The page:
Microsoft’s Windows Strategy: Can it Work?



As I watched this new Windows 8.1 commercial yesterday, I was struck by how clearly it lays out the value of Microsoft’s “three screens and a cloud” strategy. I was also struck by how much sense this strategy makes to me.


Apparently, Ray Ozzie came up with this phrase all the way back in 2009 (see video below), meaning that Microsoft has been at this sort of strategy at least as long as anyone else—and probably longer. Apple is attempting something similar by slowly melding OS X into something akin to iOS (e.g., the full-screen apps introduced in Lion), and Google has relatively recently begun to adopt the strategy with the Chrome OS and Chromebooks.


I submit, though, that Microsoft is farther along than anyone. They sell four distinct platforms that, to one extent or another, share the same basic Windows 8 core: Windows Phone, Windows RT, Windows 8, and Xbox. Basically, developers can write apps for Windows 8 (using what used to be called the touch-based “Modern” UI, and which I’ll just call the Win 8 UI to distinguish it from the keyboard/mouse-based Win 7 and previous UI) and eventually they’ll run, appropriately scaled, on whatever Microsoft device you happen to be using. Just as important, they’ll be synced using the demonstrably robust Microsoft cloud.

Imagine that. Open a document on your Windows 8 PC in Word, edit it, then leave your office. Remember a change you forgot to make, grab your Windows Phone wherever you are, open the same document, and make your edit. Sit down at a coffee shop, pull out your RT or Windows 8 tablet (or hybrid, doesn’t matter), and again open the same document and continue working.

Your edits will appear, live, on every device, because you’re not just working on a copy of the document that’s syncing across platforms (as I do today using my Windows PCs, Macbook Air, iPad, Android tablets and phone, etc.). You’re working on the same document across all of those platforms, residing live in SkyDrive. That’s powerful stuff.

And for those who want to argue that people don’t use tablets primarily or even at all for productive work (which I think is untrue), fine, I’ll play along. Imagine that you open a game on your Xbox, play a few levels, then leave the house. Get to a family gathering, and pull out your Windows Phone. Open the same game and pick up exactly where you left off. Or, if you brought it with you, play on the larger screen of your Surface RT tablet. When you get home, the Xbox will be waiting for you with the updated game ready to go. Get the idea?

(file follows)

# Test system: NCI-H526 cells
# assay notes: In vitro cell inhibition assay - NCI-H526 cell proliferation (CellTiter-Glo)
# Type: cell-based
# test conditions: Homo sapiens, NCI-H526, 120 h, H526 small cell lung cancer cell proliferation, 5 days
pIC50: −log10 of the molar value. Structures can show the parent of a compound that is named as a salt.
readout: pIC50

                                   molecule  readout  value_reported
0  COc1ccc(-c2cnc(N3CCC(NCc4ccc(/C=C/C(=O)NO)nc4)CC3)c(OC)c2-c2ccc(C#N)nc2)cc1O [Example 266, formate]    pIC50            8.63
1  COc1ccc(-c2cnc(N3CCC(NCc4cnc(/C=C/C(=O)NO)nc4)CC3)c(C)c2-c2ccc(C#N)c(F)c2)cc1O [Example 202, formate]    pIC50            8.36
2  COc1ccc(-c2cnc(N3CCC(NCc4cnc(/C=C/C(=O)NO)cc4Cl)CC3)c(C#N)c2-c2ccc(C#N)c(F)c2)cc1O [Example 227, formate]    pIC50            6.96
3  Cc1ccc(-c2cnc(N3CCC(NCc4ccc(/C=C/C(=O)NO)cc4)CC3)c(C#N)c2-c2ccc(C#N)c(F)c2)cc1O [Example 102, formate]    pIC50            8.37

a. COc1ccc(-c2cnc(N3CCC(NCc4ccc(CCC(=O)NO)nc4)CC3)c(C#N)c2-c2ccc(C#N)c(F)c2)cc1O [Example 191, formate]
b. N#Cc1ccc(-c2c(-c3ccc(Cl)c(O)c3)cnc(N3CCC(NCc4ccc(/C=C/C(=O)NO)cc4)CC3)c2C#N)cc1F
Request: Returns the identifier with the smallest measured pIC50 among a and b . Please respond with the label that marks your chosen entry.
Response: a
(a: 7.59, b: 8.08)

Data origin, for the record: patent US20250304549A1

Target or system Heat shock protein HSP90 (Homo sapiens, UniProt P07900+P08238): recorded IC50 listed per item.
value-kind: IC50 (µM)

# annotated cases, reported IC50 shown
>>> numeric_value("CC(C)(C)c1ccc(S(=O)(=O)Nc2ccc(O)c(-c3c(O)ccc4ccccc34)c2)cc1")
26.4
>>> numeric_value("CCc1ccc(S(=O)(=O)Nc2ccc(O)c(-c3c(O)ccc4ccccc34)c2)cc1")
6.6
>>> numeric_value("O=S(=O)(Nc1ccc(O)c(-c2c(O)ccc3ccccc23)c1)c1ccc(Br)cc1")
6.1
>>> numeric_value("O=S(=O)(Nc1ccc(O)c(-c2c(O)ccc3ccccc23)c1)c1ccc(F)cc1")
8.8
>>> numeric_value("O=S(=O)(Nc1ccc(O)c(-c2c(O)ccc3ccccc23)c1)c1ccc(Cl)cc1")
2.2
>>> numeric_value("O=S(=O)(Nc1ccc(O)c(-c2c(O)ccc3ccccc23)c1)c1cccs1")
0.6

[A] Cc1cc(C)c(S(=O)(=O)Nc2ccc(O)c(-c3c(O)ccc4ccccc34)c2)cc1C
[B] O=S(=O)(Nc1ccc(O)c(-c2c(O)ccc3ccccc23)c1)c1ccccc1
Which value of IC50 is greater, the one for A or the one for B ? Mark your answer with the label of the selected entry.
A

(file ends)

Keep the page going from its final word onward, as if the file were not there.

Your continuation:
Nobody else is even nearly as close to creating a single environment that works on multiple devices wherever you happen to be or whatever you happen to be doing. Apple’s working on it, but they don’t really have all the pieces. Same with Google. The fact is, Microsoft laid the foundation years ago with Xbox, which placed Microsoft firmly in the living room, and despite Microsoft’s Vista distraction, they’ve made impressive progress.

Now, my intention here isn’t to waste bits rehashing analysis that’s been done by any number of other writers. Nothing I’ve said so far is all that profound. Rather, I wanted to discuss this strategy because so many people are focusing negative attention on the Surface RT’s market failure (so far) and Microsoft’s difficulty in getting people to accept the radical UI changes in Windows 8.

I’ve written about Windows 8 in some other posts, in particular my own adjustment to the Windows 8 UI. Today, I actually prefer it to Windows 7 (and OS X doesn’t even come close). I don’t have a Windows 8 tablet yet because I don’t see a need for it—Microsoft is still in that uncomfortable phase where not enough major developers have introduced enough popular apps to make the platform competitive on tablets.